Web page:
Independent living (IL) and transitional living (TL) programs are designed to help youth become self-sufficient. Although the terms mean different things at different agencies, they are technically distinct. HHS’s $70 million-a-year Independent Living Program, authorized by title IV-E of the Social Security Act, offers services to foster children age 16 or older. The money is used for training in life skills such as budgeting and finding jobs, helping to get high school diplomas, and coordinating social services. HHS’s $15 million-a-year Transitional Living Program, authorized by the Runaway and Homeless Youth Act, provides grants to community-based organizations for residential care, life skills training and other support for homeless youth age 16-21 who are not in the custody of state child welfare systems. This includes youth discharged from foster care.

Youth workers who deal with foster and homeless kids say the funding and scope of these programs are insufficient. They say, for example, that 16 is too late to start life skills training; habits involving work, responsibility and interpersonal skills must be instilled years earlier, they say, and Congress appears to be listening. “We’re doing these kids a tremendous disservice by not focusing on these life skills programs at 14,” Rep. Nancy Johnson (R-Conn.), chair of the human resources subcommittee, said at last month’s hearing.

Life skills training, however, can only go so far. If classroom training is all that kids get, “they’re going to end up in homeless shelters or in court,” says Susan Evans, senior vice president of treatment services for Specialized Alternatives for Families and Youth, an Ohio-based nonprofit that provides treatment services to 1,100 foster kids in South Carolina, Nevada, Oklahoma and five other states.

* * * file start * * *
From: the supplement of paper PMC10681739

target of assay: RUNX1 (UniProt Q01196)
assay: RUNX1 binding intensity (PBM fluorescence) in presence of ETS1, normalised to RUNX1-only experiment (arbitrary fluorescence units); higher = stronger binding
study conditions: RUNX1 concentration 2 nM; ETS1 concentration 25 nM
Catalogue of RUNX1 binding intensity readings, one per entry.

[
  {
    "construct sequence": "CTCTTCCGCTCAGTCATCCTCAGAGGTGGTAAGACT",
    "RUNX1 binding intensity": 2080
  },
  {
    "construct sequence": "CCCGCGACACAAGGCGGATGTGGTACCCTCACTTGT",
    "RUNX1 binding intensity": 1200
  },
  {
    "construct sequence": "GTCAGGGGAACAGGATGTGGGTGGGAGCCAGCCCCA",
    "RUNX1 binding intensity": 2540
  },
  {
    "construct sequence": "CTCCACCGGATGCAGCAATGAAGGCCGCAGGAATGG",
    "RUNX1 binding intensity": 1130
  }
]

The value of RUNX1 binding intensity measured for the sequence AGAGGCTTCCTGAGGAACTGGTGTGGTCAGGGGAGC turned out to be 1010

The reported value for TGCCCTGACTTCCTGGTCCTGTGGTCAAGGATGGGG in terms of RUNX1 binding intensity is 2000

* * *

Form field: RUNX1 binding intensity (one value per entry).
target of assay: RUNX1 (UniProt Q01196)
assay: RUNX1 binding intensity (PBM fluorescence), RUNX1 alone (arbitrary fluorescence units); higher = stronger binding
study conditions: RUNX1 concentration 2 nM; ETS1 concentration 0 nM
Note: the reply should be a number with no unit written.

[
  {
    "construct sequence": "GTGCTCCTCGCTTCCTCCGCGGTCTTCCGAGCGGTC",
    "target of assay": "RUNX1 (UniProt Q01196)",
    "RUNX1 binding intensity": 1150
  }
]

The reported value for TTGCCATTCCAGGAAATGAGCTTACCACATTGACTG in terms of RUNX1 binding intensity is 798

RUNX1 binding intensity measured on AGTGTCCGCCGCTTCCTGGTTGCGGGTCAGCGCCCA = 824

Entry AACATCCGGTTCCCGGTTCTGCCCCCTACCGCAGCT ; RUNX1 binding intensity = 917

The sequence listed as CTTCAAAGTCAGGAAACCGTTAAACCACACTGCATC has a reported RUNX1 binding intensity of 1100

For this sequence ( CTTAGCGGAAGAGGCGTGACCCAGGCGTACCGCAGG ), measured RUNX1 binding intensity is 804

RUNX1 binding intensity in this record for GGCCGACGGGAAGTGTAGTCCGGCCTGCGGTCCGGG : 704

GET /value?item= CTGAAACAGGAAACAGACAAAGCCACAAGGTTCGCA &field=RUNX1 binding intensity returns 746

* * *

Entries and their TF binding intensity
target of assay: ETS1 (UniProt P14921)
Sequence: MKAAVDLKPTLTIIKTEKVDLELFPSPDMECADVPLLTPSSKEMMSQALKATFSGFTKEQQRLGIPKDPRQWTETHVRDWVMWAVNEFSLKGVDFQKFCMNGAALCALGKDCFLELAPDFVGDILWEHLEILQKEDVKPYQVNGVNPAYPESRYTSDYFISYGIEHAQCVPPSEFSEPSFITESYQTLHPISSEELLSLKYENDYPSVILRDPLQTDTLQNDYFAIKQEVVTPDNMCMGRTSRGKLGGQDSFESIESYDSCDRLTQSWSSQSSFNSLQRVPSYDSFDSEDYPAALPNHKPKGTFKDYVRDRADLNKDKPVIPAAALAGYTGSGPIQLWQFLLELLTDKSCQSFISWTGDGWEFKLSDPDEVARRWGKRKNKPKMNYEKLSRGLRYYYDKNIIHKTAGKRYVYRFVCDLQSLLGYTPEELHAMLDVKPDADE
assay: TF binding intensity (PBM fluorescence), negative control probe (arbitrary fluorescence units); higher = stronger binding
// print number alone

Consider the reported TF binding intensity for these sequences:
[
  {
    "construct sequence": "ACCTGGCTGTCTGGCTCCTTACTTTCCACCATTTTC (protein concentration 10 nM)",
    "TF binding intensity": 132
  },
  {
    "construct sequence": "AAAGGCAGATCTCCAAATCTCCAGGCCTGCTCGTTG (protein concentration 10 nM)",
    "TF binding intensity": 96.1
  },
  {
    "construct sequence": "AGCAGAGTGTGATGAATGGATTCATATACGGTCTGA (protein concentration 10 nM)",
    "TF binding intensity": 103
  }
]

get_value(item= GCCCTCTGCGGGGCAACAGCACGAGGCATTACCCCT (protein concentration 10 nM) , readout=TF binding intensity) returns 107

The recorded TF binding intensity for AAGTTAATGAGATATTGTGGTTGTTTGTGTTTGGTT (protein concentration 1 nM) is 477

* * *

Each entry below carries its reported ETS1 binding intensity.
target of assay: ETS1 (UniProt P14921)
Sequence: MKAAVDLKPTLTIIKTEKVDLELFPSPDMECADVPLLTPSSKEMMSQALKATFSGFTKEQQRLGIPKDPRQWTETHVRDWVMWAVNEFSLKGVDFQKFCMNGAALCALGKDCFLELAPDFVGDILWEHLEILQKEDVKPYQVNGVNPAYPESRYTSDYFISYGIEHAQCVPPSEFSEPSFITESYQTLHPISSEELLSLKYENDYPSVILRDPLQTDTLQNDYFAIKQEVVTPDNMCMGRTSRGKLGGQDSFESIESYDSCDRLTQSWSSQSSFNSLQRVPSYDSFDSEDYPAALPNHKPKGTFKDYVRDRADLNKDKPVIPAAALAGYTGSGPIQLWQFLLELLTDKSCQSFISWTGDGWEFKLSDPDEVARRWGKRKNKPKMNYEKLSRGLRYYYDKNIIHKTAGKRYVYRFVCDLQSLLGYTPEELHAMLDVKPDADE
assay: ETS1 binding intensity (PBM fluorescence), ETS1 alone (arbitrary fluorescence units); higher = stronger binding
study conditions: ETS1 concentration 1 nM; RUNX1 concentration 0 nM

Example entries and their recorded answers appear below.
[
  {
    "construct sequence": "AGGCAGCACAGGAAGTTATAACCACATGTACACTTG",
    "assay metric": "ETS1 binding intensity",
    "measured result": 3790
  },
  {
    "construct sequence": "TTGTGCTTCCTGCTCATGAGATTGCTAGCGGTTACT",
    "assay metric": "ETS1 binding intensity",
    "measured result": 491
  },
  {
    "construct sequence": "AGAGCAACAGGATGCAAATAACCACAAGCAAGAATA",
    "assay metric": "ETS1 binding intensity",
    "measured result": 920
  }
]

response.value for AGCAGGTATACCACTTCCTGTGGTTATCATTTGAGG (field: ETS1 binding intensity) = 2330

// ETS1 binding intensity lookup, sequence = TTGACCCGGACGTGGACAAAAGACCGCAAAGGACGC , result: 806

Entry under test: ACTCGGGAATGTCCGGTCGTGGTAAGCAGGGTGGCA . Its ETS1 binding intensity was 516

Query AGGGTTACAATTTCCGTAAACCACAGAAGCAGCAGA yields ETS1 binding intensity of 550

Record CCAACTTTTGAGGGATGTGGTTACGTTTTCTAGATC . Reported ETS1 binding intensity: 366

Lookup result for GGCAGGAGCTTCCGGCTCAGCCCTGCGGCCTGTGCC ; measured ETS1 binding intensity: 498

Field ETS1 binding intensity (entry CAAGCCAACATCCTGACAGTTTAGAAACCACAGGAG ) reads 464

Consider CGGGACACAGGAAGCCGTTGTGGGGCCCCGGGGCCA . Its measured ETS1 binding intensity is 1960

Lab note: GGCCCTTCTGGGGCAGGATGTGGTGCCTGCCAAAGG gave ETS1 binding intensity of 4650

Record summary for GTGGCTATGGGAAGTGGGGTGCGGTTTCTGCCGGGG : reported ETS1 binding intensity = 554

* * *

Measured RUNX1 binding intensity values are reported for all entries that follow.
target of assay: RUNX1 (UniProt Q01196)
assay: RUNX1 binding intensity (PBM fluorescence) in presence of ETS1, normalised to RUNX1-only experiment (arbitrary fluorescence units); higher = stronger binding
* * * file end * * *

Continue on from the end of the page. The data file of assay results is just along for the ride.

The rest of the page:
Unfortunately, Courtney wrote in his subcommittee testimony, “most services focus on education about independent living skills while providing limited if any hands-on experiences.” California’s Community College Foundation (CCF), for instance, provides classroom IL training to foster kids in more than 50 counties, but sees that training as a first step to be backed up with hands-on experiences in foster homes. “It’s a wake-up call for kids, to give them an idea of what they’re facing,” says vice president Michael Olenick.

That’s why IL programs have been shifting from just telling youth about self-sufficiency to giving them slices of the experience. “The independent living challenge is to become a successful transition into community living, so that by the time of discharge they’re established in the job, the school, the housing,” says Karoline Gould, director of the Independent Living Skills Center, a resource and training center in New York City.

Learning and Working

While IL programs can encompass an infinite number of issues, agencies are focusing on education, employment, and actually living on your own.

“If you can’t read, you have a hard time with jobs,” Olenick says. “The first priority we should have is to get the kids through high school.”

The CCF gives 14-year-old foster kids aptitude tests to determine their academic strengths and weaknesses, and tutors more than 300 of them every year. Florida and Texas offer their foster kids free tuition at state colleges and universities. According to the Texas Department of Protective and Regulatory Services, 325 former foster kids used the tuition waiver in the 1997-98 academic year.

In tandem with education, agencies are focusing on getting foster kids ready for work; some require them to have jobs. “What we feel is absolutely essential down the road is job readiness,” says Mauer of Good Shepherd. “They may have the best insight in the world, but if they can’t go out there and get a job, we’ve failed them.”